By Pat Higgins | Asst. Sports Editor
Does Edward Snowden deserve the Nobel Peace Prize?
Norwegian parliamentarians Snorre Valen and Baard Begar Solhjell think so. The two nominated Snowden for his disclosure about National Security Agency spying, according to a report from Bloomberg on Jan. 29.
In a letter, Valen and Solhjell wrote, “The public debate and changes in policy that have followed in the wake of Snowden’s whistleblowing have contributed to a more stable and peaceful world order.”
Alfred Nobel himself set the guidelines for the prize in his will a year before his death in November 1895. He divided the prize into five equal parts, four of which are awarded to individuals who made important discoveries in the fields of physics, chemistry, physiology and literature.
The fifth part of the prize is awarded “to the person who shall have done the most or the best work for fraternity between nations, the abolition or reduction of standing armies and for the holding and promotion of peace congresses”
Snowden is now up for consideration for leaking classified documents on NSA spying programs in June. His actions sparked international controversy after exposing the NSA’s method of collecting and storing telephone records, Internet and location records of entire populations in the service of national security.
Snowden told The Washington Post’s Barton Gellman in December that his work is done in an article titled “Edward Snowden, after months of NSA revelations, says his mission’s accomplished.”
“For me, in terms of personal satisfaction, the mission’s already accomplished,” he said. “I already won. As soon as the journalists were able to work, everything that I had been trying to do was validated. Because, remember, I didn’t want to change society. I wanted to give society a chance to determine if it should change itself.”
He already won?
Don’t get me wrong. War is a bad thing. But a terrorist group hijacked four airline jets over American skies on a sunny Tuesday morning more than 12 years ago and crashed them in various locations across the eastern seaboard, including the Pentagon and the World Trade Centers. That changed things forever.
That morning, two airline jets with full tanks of gas ready for cross-country flights struck the World Trade Centers at 8:46 a.m. and 9:02 a.m. A memorial now stands at Ground Zero in memory of the innocent Americans who died that day. It’s estimated that 1,609 people lost a spouse in the attacks. More than 3,000 children lost a parent. Twenty percent of Americans knew someone hurt or killed in the attacks.
So the narrative goes that the NSA began collecting telephone records en mass in the months and years following the worst attack on American soil since Pearl Harbor.
If you’re doing something illegal enough for the NSA to notice, they find out. That’s a good thing for our country.
Snowden had a problem with the program, and proceeded to leak classified agency documents to the rest of the world in an effort to allow people to decide how they want to be governed.
After President Barack Obama’s Review Group on Intelligence and Communications Technologies released a 304-page report in December offering recommendations for a change in approach to the intelligence program, former acting CIA director Michael Morrell released an opinions piece published in The Washington Post titled, “Correcting the record on the NSA Review,” in which he wrote that the program “needs to be successful only once to be invaluable.”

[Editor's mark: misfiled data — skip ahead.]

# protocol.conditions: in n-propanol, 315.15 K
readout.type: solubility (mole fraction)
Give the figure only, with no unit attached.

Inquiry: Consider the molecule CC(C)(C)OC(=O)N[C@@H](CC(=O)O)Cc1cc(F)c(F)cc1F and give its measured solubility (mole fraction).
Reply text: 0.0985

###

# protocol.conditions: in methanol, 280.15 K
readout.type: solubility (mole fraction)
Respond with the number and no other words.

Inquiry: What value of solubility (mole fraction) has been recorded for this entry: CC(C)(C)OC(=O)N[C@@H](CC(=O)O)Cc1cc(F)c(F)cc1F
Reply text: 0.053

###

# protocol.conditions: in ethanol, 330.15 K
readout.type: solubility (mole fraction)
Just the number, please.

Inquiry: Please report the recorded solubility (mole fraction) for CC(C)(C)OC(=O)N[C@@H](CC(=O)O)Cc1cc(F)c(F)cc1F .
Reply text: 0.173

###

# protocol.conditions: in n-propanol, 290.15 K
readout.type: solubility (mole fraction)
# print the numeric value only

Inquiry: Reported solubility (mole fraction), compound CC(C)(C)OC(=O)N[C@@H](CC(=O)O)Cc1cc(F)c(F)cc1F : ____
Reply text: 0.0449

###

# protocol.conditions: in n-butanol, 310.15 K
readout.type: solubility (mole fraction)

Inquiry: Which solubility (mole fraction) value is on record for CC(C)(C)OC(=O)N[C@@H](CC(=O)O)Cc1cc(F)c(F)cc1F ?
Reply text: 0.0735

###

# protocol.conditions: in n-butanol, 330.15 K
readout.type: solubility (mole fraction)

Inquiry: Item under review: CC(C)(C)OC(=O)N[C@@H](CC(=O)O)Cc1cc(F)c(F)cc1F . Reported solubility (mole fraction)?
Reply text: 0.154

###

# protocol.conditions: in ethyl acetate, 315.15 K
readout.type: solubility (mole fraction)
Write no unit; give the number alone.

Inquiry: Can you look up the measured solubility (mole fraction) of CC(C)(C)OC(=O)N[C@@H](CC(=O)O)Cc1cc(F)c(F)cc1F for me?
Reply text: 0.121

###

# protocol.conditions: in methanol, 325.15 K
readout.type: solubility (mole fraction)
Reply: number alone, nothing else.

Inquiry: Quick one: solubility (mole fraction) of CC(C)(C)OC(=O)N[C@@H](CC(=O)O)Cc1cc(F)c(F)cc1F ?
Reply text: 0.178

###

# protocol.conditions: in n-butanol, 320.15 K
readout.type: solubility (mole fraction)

“Had the program been in place more than a decade ago, it would have likely prevented 9/11. And it has the potential to prevent the next 9/11,” he said. “It also provides some confidence that overseas terrorist activity does not have a U.S. nexus. The metadata program did exactly that during my last days at the CIA this summer, in the midst of significant threat reports emanating from Yemen. By examining the metadata, we were able to determine that certain known terrorists were most likely not in phone contact with anyone in the United States during this specific period of concern.”
As far as I’m concerned, I couldn’t care less if the NSA knew what I had for breakfast, lunch and dinner today. Heck, they can even screen my calls to see what I’ve been up to: I read Twitter, text my friends and family and play Candy Crush.
They can look over my messages and find out where I am at any given point in time. And with the revisions that will likely surface as a result of the outrage Snowden caused, they’ll still be able to do that. They’ll just need court documents first.
Does Edward Snowden deserve the Nobel Peace Prize? I answer with a firm “no,” because all he did was anger a number of people around the world who hate the United States of America.
If these surveillance programs prevent another wide-scale attack on the United States anywhere near the level that the attacks on Sept. 11 reached, or offer intelligence indicating someone is planning something of that sort, I’m all for it. Because 3,000 Americans went to work on Sept. 11 and didn’t come home.
AP – In this Sunday, June 9, 2013 file photo provided by The Guardian newspaper in London, shows Edward Snowden, who worked as a contract employee at the U.S. National Security Agency, in Hong Kong. Two Norwegian lawmakers said Wednesday, Jan. 29, 2014 that they have jointly nominated former NSA contractor Edward Snowden for the 2014 Nobel Peace Prize. (AP Photo/The Guardian, File)
Pat Higgins is a junior journalism and economics major and can be reached at firstname.lastname@example.org.